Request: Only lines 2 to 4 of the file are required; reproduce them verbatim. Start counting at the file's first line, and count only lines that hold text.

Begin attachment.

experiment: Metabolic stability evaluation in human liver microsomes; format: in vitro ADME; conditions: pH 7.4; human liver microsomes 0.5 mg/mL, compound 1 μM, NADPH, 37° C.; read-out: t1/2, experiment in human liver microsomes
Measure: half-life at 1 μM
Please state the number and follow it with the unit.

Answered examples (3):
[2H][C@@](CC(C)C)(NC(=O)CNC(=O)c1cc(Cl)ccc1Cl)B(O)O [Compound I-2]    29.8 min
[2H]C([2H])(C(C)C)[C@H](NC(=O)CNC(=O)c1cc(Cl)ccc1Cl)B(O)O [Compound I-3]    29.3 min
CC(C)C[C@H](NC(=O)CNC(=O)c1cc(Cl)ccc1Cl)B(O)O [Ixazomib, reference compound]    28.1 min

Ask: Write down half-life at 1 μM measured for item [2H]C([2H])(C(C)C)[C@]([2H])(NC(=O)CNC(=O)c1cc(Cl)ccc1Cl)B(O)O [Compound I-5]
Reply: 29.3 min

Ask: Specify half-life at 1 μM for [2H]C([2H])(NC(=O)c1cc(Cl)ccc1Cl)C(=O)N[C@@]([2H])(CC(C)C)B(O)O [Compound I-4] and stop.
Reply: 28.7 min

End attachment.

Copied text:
Measure: half-life at 1 μM
Please state the number and follow it with the unit.

Answered examples (3):